26.Were prison staff in Aruba and the Caribbean Netherlands trained to contain riots and acts of violence in prisons? In default of a complaint mechanism for denouncing acts of sexual violence in Aruban prisons, were victims able to turn to a trusted third party without fear of reprisals? She likewise wished to know whether in Curaçao, Bonaire, Sint Maarten and Aruba young detainees could study and, if so, what subjects were taught.
27.The Chairperson, referring to the bill on counsel and police interviews described in paragraph 4 of the report under consideration, asked if the State party had defined criteria for deciding whether the presence of a lawyer was contrary to the interests of the inquiry and who (the prosecution service, the courts or the police) was authorized to take such a decision. He wished to know if the State party was contemplating steps to ensure that placement in detention was always used as a last resort and that, in practice, aliens were not held in detention for more than 18 months, as was often the case according to civil society organizations. Were the Dutch authorities concerned by the fact that 40 per cent of detainees were awaiting decisions? Did they intend to remedy the situation? Was it true that asylum seekers did not meet their lawyer until the day before their first hearing?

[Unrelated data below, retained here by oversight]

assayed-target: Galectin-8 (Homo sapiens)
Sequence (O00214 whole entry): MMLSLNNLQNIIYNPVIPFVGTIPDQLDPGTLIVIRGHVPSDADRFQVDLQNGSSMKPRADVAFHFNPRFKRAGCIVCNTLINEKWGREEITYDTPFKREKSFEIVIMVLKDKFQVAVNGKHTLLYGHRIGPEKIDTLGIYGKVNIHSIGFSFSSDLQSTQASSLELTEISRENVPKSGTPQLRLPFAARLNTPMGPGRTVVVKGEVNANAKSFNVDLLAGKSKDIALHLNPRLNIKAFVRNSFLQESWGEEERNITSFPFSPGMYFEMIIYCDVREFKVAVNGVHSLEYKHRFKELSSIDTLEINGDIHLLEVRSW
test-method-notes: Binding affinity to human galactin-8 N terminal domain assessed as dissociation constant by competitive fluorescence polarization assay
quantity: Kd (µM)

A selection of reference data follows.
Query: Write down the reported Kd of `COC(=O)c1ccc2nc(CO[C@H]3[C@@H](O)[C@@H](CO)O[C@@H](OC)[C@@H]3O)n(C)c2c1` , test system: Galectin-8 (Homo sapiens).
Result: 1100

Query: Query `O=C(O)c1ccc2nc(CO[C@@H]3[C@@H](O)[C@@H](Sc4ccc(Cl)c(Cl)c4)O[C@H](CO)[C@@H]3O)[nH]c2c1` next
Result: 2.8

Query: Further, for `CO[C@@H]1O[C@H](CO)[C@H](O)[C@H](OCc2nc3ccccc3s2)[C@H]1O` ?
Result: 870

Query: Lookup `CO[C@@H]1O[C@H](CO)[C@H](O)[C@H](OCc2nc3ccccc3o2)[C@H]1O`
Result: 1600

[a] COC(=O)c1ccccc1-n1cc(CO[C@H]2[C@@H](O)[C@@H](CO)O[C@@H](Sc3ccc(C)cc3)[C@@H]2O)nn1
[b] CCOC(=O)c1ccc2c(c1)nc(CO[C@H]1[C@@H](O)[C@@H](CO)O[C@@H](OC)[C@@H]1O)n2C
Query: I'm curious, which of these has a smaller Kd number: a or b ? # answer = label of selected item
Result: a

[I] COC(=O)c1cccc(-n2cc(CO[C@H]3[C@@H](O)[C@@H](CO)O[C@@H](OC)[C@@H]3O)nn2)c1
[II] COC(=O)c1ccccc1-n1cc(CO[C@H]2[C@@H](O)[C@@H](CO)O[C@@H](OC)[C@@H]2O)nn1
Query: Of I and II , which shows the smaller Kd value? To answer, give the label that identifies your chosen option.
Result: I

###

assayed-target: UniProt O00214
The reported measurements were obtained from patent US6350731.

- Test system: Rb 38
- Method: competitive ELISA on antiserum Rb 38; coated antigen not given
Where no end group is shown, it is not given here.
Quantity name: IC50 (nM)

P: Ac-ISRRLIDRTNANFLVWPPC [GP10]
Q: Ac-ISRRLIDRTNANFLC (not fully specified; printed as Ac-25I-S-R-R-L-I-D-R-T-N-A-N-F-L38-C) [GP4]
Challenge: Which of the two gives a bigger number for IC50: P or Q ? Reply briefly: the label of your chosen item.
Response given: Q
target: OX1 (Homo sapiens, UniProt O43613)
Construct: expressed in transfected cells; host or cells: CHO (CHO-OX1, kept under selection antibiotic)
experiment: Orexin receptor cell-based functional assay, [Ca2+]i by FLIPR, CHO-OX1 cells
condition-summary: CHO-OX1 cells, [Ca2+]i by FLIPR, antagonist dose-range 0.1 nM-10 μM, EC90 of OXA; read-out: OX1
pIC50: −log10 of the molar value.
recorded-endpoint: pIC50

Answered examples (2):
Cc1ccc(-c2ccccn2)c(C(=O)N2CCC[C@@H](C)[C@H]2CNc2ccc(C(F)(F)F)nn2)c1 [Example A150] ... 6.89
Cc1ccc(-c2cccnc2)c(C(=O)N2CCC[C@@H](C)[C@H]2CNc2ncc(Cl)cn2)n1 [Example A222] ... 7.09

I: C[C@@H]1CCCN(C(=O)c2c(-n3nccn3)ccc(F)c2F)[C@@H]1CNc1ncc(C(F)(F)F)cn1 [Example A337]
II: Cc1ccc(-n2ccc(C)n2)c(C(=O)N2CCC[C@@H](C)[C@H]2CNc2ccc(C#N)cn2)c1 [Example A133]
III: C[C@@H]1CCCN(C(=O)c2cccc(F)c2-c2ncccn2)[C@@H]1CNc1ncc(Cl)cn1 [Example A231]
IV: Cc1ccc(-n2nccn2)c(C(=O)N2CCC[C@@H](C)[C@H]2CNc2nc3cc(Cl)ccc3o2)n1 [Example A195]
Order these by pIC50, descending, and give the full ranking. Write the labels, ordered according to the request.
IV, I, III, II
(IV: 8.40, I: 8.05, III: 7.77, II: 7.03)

28.He wished to know whether measures were taken to obtain the consent of the person concerned when a person needed medical treatment in a psychiatric hospital and what the legal precedents were in that area. Was the Convention directly applicable in all parts of the Kingdom? Lastly, was it true that, in the event of a serious recidivism, the juvenile criminal law bill would oblige courts to impose prison sentences and, if that was the case, what were the reasons for that decision?
29.Mr. Bruni (Country Rapporteur) asked whether juvenile detainees were always separated from adults in Curaçao and whether the programme for training police officers in the treatment of detainees had been evaluated and considered effective because, for example, it had led to a reduction in the number of detainees’ complaints and the number of prison suicides and had curbed violence among prisoners and attacks on prison staff.
30.Ms. Belmir (Country Rapporteur) asked what justification there was for not allowing offenders suffering from mental disorders and placed under a “TBS” order — in which case they were declared partially responsible for the crime they had committed — to follow treatment the whole time they were serving their sentence, rather than only after some years had elapsed.
The public part of the meeting rose at noon .